Establishing a “Design Quality” metric to build design credibility

by Jen Cardello, Executive Director of Design Research / Head of DesignOps & Stacey Cunningham, Principal Design Researcher

In operationally-minded organizations, numbers reign supreme. How can design play the quantification game?

We’re all familiar with the story: Technology organization, born as an eager startup, grows and scales, leaving behind a trail of inconsistent user experiences created by different teams over time. Moving quickly, there is little room to step back, reassess, and focus with fresh eyes due to forward-focused momentum.

At athenahealth, our product teams have turned out a full continuum of healthcare experiences over a 20 year period including revenue cycle, clinical, and patient workflows. In the healthcare space, every moment healthcare professionals spend with the technology may be a moment not spent with the patient, so accumulated UX debt can become a mountain rather than a molehill.

athenahealth is on a heartfelt mission to transform healthcare and is ready to do right by our users. However, in operationally-minded organizations, numbers reign supreme to describe performance and drive decisions. Thus, our boulder standing in the way of improved quality of our experiences was determining how design can play the quantification game. We were up for the challenge and, to do so in 2017, we latched ourselves on to a company-wide initiative to reduce work for our users and improve product-market fit.

We stood with the company on the work reduction call. We communicated our perspective that there’s a two-pronged approach to work reduction — eliminate or redesign. And then we looked into our toolbox.

How we framed the problem

We chose a simple, tried and true method — heuristic evaluation — upon which to build a framework and quantify “design quality”. Our hypothesis was that by assessing the interfaces in their existing state, we’d have great examples of how we could eliminate and reduce work for our users and rally excitement for addressing UX debt and improve design quality.

We worked with our customer intelligence team, analytics, and product management leadership to determine the top workflows for each user type. What are workflows? The tasks our users conduct on our systems.

In this initial Design Quality evaluation period, we evaluated 55 workflows in 9 two-week sprints.

We created a design quality scoring system to assess these top user workflows against Jakob’ Nielsen’s 10 usability heuristics. A panel of research experts used our scoring system to assign a 0–4 design quality rating for each heuristic which we averaged to create an overall design quality score for each workflow.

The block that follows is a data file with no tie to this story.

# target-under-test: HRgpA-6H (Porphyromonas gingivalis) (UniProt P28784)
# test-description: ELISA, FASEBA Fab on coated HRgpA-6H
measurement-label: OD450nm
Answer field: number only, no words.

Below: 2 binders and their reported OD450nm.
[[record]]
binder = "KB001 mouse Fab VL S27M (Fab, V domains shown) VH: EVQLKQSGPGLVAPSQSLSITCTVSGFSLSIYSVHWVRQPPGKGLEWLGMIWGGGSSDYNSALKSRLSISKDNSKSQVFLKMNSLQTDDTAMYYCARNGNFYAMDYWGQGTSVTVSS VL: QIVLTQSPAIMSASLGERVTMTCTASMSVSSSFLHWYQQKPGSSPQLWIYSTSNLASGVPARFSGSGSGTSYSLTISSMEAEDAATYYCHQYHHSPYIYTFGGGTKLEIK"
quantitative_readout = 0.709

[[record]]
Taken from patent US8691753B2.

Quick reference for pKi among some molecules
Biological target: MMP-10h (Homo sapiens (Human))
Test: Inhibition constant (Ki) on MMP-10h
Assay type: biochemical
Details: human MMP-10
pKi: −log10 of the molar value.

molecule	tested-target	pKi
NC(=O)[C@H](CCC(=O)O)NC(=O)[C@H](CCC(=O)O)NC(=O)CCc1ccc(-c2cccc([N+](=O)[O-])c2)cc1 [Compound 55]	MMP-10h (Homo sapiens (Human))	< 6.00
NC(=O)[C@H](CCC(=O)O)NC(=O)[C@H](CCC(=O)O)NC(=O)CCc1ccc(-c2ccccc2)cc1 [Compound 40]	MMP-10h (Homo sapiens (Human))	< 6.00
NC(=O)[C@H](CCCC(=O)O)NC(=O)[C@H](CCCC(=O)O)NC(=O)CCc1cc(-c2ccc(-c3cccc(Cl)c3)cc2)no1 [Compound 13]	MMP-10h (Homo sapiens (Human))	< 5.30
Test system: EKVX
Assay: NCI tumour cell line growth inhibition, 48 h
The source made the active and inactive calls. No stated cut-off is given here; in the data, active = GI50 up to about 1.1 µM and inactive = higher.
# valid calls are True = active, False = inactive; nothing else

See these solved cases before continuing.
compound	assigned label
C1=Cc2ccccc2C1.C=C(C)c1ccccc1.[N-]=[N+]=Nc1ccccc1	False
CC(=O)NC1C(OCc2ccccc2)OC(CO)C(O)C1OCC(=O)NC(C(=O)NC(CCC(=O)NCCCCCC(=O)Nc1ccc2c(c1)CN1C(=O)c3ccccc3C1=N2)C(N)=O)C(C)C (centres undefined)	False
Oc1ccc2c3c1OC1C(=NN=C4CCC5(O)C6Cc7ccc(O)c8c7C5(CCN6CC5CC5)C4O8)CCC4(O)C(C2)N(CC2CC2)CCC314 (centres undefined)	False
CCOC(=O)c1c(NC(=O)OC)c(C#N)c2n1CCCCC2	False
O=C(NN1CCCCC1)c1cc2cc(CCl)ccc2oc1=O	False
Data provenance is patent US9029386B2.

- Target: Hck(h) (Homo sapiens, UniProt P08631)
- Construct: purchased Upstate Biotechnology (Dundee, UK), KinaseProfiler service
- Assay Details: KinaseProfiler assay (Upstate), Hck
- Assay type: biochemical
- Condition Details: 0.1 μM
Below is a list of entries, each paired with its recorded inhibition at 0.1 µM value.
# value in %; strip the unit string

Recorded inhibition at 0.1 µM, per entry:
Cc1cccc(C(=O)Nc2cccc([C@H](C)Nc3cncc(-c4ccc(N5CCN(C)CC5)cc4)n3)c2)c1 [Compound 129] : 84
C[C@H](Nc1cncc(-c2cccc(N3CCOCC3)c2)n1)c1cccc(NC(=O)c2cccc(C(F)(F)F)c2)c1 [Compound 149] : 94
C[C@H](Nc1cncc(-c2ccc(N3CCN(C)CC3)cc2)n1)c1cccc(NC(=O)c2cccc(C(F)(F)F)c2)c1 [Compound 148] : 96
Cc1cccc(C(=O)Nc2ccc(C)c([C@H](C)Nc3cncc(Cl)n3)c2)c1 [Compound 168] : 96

We were able to compare scores across workflows to show design quality for different user roles and product areas. And each workflow received a detailed audit that served as a blueprint for teams to either address problems, notate the good, or reimagine entirely.

The cover page of a Design Quality Audit. This one illustrates before and after design improvements between 2 releases.

9 two-week sprints, 5 months, 3,250 findings later

It’s a lot of work to take on, and we didn’t do it alone. The researchers on our Design Ops team leveraged the help of the broader product org to assist with scoring of the workflows (designers, product managers, engineers, and subject matter experts). We worked in an agile manner, scoring during 2-week sprints and presenting the results to the Product organization at bi-weekly readouts. In the end, we had over 3,250 individual findings across the 55 workflows. We conducted an inductive analysis to distill findings into themes and global recommendations for product teams and leadership.

Outcomes in the organization

We saw long reaching effects of this program within the company. Project teams began sharing their Design Quality scores at company-wide R&D reviews, along with plans to address major themes found in the evaluations. We trained the entire UX org on how to conduct heuristic evaluations and we implemented a tracking system to monitor the progress of changes to design quality over time, visible to senior leadership. We are currently re-scoring any improved workflows for each release and have turned the heuristic evaluation into a tool that product teams can use on their own to evaluate and discuss their workflows.

In the end, our simple approach to give our colleagues in product and leadership a quantitative way to speak about UX debt transformed our ability to talk about UX debt, and created a sustainable and common language to discuss design in general at the operational levels of our organization.

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